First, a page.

Scrutiny has no time for reason or patience in European football. When a club sends a world-class centre-back to a domestic rival? That type of move will prompt skepticism at the first sign of trouble.
So when Juventus opened their pre-season with a 2-1 loss to Barcelona on Saturday at MetLife Stadium, manager Massimiliano Allegri already found himself fielding the question.
How much do Juve miss the poise of Leonardo Bonucci?
"Tonight was our first night together, so it wasn't a matter of serenity," Allegri said. "Tomorrow will begin the official preparations toward the road of our game in Rome on the 13th of August.
"There's a lot of preparation to be done."
He's right. Just seven weeks have passed since Juve were beaten 4-1 by Real Madrid in the Champions League final, and the Bianconeri have another three weeks before they face Lazio in the Supercoppa Italiana.
The squad that has gathered in the United States hardly had a chance to train together before testing themselves against Barca's high-powered attack. While the 82,104 in attendance made for quite the spectacle, the reality of the occasion was evident. At this stage in pre-season, sheer talent will trump a more tactically-dependent side.
Neymar and Lionel Messi may have carved apart an experimental Juve line-up before half-time, but the Old Lady found their rhythm in the second half. Aside from halving the deficit with an emphatic header, Giorgio Chiellini brought much-needed stability to the back-line. Adding the likes of Miralem Pjanic, Paulo Dybala and Gonzalo Higuain to the attack also kept Barca on their heels.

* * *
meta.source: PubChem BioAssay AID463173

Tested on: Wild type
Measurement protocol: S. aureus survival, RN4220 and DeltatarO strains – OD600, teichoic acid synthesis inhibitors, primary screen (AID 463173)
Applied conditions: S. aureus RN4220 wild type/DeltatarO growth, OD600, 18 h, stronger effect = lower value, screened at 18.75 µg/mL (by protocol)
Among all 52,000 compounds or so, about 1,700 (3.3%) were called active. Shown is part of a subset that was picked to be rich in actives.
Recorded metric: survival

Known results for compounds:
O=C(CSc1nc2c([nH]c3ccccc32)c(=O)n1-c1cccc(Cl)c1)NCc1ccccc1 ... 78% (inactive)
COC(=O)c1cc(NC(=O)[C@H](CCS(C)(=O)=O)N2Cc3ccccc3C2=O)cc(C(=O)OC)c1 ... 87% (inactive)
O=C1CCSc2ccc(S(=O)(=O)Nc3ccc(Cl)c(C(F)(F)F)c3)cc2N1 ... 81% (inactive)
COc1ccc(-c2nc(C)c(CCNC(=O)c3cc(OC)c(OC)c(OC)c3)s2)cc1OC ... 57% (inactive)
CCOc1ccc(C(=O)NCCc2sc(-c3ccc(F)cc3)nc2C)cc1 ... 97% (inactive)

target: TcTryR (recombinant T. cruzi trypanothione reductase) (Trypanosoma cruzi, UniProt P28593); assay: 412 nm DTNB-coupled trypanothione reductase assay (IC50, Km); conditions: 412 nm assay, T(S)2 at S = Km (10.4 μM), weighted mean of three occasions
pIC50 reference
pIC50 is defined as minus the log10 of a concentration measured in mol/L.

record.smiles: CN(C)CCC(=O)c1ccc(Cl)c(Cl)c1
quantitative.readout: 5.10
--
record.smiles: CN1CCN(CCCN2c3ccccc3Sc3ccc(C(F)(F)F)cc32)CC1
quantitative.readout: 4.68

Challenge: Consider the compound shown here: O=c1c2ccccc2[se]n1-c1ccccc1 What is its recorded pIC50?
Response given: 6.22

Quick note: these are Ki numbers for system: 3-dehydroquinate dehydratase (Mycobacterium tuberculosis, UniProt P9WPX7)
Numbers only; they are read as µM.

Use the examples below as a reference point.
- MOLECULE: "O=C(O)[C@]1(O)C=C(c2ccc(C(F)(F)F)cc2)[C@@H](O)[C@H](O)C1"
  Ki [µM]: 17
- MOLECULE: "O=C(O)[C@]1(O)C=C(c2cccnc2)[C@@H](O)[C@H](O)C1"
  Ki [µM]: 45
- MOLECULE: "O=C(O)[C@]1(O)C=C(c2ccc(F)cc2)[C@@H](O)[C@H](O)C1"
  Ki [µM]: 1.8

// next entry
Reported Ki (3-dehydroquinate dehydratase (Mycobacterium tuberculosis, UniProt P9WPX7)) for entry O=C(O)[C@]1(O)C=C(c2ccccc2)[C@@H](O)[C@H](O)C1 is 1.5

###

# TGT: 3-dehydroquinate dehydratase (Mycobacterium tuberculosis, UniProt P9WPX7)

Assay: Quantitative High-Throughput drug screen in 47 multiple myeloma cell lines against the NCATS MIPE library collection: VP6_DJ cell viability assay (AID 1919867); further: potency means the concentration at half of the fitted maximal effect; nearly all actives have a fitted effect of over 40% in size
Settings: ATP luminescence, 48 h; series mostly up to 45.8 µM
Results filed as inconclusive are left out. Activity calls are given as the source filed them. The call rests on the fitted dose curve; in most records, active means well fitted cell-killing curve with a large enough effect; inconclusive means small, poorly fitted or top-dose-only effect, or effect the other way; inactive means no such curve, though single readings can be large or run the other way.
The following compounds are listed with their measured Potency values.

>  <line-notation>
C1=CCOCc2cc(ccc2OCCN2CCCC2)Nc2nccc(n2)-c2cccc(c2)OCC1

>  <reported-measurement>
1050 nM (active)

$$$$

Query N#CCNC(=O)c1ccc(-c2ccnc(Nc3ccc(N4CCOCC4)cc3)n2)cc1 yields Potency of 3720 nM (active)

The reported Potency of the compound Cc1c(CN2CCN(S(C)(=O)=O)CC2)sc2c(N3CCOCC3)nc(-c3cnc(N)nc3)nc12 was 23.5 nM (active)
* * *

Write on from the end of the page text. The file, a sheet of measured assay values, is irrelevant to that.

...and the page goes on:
"Considering it was the first time that we got together as a group the team played well," Allegri said. "It's always difficult to get together and play a match that's important right off the bat."
Bonucci, of course, is a defender of the highest class. His anticipation, physicality and distribution make him the complete package, and a reported fee of €40 million feels like a bargain for AC Milan.
That said, Juve's defensive discipline can't be credited to just one player. The Bianconeri conceded 27 goals in 38 matches en route to the Serie A title last season, and just three in 12 Champions League fixtures before the defeat in Cardiff.
If Bonucci's relationship with Juve began to crumble after seven seasons at the club, so be it. Under Allegri, Juve have operated as an impenetrable unit. They close space, slowly but surely suffocating opposition attackers. The personnel and formations evolve, but the results remain the same.
In Chiellini, Andrea Barzagli, Mehdi Benatia and 22-year-old Daniele Rugani, Juve still boast quality in central defence. The exit of right-back Dani Alves was swiftly addressed by the signing of Mattia De Sciglio, with Stephan Lichtsteiner still a factor as well.
Retaining the services of left-back Alex Sandro — who reportedly is considering a renewal amid interest from Chelsea — would be a coup. Gianluigi Buffon remains an ever-dependable anchor in goal, with the newly-signed Wojciech Szczesny a decent backup option.
And Juve could still move to replace Bonucci in the transfer market. But for now? It's far too early to panic.
"I feel comfortable with the defence," Allegri said. "If there is a possibility with the market to strengthen our club, fantastic. If not, we're good the way we are."